August 18th, 2016
So maybe you saw this earlier in the week:
We laughed. Heartily.
Then maybe a bit nervously–since satire, when done well, doesn’t let its exaggeration overshadow the pointed kernel of truth that gave rise to it. Yes, Presbyterians are known more for their clarity of thought and good order than their expectancy of the unpredictable Spirit of God. That’s why we laughed. Our public profile has “earned” that caricature. We deserve it, and maybe even could stand to let its mockery have its way with us in an “always reforming” way.
Presbyterians weren’t the only ones getting their collective noses tweaked this week (though it did happen again–hilariously). A broader evangelical audience got a ribbing with this headline:
The reflexive move to claim as “one of ours” those celebrities who express even the subtlest spiritual convictions finds itself in the authors’ crosshairs. Again, the teasing befits the target.
Before we go further, perhaps we should pause here. Not everyone may be familiar with the source of these satirical shenanigans aimed at the modern western church. The Babylon Bee is only the latest in a lineage of sardonic journals aimed at poking fun at the more embarrassing idiosyncrasies of the church in America. Before the Bee was the locally owned and operated Wittenberg Door, often more caustic and across the line than where the Bee typically goes.
But the Bee has been known to provoke more than laughter at times, its parodies occasionally (and unapologetically) embedding a tone more critical than comical. On the whole though, amid a western church that is too often known for taking itself too seriously, the Bee provides a forum where the church can laugh at itself, while a wider world can perhaps respect the church’s capacity for self-deprecation.
We showcase this site that loves to lampoon not just because we could stand a laugh from time to time, but because of its founder and editor Adam Ford.
Christianity Today spoke with him recently about his history and motivations for creating the site. But prolific blogger Tim Challies invited Ford himself just this week to share the one part of his own life you might not expect to find in one given to satire: profound anxiety.
As you’ll read in his piece, it hasn’t always been this way for him. It was only seven years ago that he found himself caught in what felt like an abyss of quiet terror.
What befell this former self-attested extrovert left him not only gripped but also exhausted and utterly bewildered. And as a Christian it also left him oftentimes misunderstood. How can one born and reared in the church, imbued with the beauty and majesty of the gospel, still feel like a man cut off from goodness? Ford has had to contend not only with the depredations of his anxiety but the subtle expectations–from others and himself–that his acquaintance with the blessings of an eternal inheritance would inoculate him against what often paralyzes him.
In our continuing series on Jesus’s Sermon on the Mount, we’ll look this Sunday at a second way He is out to reimagine salvation for us.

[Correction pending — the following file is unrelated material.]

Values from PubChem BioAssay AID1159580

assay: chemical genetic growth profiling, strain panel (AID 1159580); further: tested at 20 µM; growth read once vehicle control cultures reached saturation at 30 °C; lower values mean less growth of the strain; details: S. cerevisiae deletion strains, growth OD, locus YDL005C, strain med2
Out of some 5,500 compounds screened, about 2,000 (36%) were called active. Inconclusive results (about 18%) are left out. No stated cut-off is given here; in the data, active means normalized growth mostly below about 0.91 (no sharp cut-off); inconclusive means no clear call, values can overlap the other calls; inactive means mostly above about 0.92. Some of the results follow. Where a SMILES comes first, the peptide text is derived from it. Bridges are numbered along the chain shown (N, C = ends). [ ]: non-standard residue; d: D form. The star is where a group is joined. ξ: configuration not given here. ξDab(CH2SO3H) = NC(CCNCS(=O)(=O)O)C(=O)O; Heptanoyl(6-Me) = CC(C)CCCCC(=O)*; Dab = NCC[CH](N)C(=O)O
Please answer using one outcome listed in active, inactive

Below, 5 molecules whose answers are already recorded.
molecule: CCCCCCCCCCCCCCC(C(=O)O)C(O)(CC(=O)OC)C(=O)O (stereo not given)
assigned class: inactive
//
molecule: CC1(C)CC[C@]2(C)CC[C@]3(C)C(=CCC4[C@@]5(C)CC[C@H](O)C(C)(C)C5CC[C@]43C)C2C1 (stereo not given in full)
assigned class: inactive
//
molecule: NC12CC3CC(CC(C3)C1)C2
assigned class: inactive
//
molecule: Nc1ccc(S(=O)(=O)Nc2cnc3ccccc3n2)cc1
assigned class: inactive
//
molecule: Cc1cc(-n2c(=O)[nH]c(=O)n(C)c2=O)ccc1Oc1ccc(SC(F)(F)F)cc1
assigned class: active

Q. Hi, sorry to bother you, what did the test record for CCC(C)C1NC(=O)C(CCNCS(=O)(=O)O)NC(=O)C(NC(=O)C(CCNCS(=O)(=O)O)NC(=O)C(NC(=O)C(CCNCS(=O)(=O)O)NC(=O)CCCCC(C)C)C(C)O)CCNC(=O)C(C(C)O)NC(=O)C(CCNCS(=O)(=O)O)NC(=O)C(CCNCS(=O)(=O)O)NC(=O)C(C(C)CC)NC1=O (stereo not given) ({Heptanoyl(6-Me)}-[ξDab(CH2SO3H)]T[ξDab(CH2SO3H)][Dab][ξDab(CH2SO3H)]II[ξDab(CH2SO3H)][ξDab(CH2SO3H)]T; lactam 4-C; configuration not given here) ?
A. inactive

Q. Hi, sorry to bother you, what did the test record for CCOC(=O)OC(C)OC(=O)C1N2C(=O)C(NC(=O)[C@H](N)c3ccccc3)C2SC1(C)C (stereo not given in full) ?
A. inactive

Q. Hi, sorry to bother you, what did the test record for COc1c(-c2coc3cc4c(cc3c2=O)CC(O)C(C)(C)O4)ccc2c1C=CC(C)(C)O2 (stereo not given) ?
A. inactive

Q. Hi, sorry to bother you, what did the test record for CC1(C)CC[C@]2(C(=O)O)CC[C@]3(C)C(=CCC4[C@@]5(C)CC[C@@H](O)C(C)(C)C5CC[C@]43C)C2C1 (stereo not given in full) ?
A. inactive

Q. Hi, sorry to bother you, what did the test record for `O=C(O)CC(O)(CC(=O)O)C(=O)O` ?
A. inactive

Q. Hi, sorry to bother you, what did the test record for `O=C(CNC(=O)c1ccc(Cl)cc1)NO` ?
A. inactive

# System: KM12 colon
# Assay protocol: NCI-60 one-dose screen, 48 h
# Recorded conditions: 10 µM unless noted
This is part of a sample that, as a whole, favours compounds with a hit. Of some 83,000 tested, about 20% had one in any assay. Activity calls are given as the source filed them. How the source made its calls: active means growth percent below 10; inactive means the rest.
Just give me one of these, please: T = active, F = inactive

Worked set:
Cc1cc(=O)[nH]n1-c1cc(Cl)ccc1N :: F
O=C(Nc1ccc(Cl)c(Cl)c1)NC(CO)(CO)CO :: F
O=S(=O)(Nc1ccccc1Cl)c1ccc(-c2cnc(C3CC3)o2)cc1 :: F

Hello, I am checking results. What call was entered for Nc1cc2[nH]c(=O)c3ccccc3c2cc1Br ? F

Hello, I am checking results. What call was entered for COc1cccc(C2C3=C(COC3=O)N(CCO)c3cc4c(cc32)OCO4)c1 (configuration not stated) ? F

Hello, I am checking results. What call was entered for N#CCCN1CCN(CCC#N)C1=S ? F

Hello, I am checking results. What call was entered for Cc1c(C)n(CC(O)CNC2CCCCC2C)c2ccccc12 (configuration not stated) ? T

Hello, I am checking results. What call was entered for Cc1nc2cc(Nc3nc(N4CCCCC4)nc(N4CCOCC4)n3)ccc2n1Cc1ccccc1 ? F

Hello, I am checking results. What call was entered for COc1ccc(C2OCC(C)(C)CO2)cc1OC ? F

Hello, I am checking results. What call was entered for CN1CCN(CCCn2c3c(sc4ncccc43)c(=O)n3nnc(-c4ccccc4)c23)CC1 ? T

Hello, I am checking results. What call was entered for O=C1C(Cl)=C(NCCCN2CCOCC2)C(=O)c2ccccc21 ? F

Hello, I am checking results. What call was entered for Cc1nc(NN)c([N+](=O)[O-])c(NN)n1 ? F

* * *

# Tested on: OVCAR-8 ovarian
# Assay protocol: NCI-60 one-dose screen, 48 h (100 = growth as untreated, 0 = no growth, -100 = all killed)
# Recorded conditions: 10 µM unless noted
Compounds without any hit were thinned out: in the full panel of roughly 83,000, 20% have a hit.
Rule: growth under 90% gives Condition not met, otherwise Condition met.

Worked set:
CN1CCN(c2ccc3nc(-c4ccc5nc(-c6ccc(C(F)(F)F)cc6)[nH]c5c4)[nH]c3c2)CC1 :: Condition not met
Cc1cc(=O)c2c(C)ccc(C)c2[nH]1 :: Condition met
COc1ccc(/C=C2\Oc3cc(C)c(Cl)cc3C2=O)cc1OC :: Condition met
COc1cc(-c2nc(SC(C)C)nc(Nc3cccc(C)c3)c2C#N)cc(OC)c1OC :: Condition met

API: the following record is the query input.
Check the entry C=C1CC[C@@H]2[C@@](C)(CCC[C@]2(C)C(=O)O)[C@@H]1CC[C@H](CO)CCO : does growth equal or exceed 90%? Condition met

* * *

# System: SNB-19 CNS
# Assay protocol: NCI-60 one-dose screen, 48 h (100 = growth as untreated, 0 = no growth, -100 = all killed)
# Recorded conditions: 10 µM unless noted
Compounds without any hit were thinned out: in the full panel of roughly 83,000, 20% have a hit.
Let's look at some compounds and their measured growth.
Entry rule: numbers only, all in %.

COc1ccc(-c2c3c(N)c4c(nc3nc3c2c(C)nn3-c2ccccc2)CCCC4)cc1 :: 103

Last week we argued Jesus elevates the concept of deliverance to stand alongside the idea of forgiveness as the centrality of our salvation. And we found in 6:19-24 the way He means to deliver us us from certain illusions. Our passage this Sunday (vv. 25-34) involves deliverance of another sort–this time from insecurity. The one word that threads its way through the whole passage is “anxiety.” Not in a generalized sense, but stemming from concern over provision of certain essentials for our flourishing.
That which brought anxiety to those sitting at Jesus’ feet that day isn’t precisely what provokes anxiety for most of us in an industrialized setting (but you don’t have to drive too far to find people for whom this passage has immediate relevance.) But the arguments Jesus marshals to confront those reasons for anxiety have relevance to any reason for anxiety.
Do arguments against anxiety fall flat for Adam Ford? On the contrary, he says. The knowledge of God’s nearness, concern, and power–to say nothing of Jesus’s acquaintance with our affliction–are all precious to him; meditation upon them are part of his arsenal against his affliction. (Just read a recent reflection on Charles Spurgeon’s wrestling with the same to see how someone else may credibly synthesize one’s struggle with anxiety with one’s belief in the gospel.) But as Ford also contends, our shame which Jesus has taken at His cross includes the shame we might feel in our struggle with our frail selves and this still broken world.
We’ll end this Backstory as we began–on a satirical note. This time from our friends and sister church in Houston, CityChurch.
And there’s no need to ask your pastor if AchieveMax is right for you.
Wait! One more thing. Coming to our inaugural Open Arts Night this Saturday? You will see quite a breadth of artistic expression from among members and regular attendees alike. We hope this is a true beginning of a broader and deeper effort to cultivate the arts within our community and beyond it. So come on over to the Harris home at 6:30p.